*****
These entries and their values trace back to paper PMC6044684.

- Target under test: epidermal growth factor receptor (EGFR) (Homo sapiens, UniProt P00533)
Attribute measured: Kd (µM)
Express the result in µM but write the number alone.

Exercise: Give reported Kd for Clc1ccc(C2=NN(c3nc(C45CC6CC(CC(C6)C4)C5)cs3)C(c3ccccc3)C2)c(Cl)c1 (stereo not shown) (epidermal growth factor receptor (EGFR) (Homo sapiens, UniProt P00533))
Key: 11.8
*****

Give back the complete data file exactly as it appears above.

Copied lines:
These entries and their values trace back to paper PMC6044684.

- Target under test: epidermal growth factor receptor (EGFR) (Homo sapiens, UniProt P00533)
Attribute measured: Kd (µM)
Express the result in µM but write the number alone.

Exercise: Give reported Kd for Clc1ccc(C2=NN(c3nc(C45CC6CC(CC(C6)C4)C5)cs3)C(c3ccccc3)C2)c(Cl)c1 (stereo not shown) (epidermal growth factor receptor (EGFR) (Homo sapiens, UniProt P00533))
Key: 11.8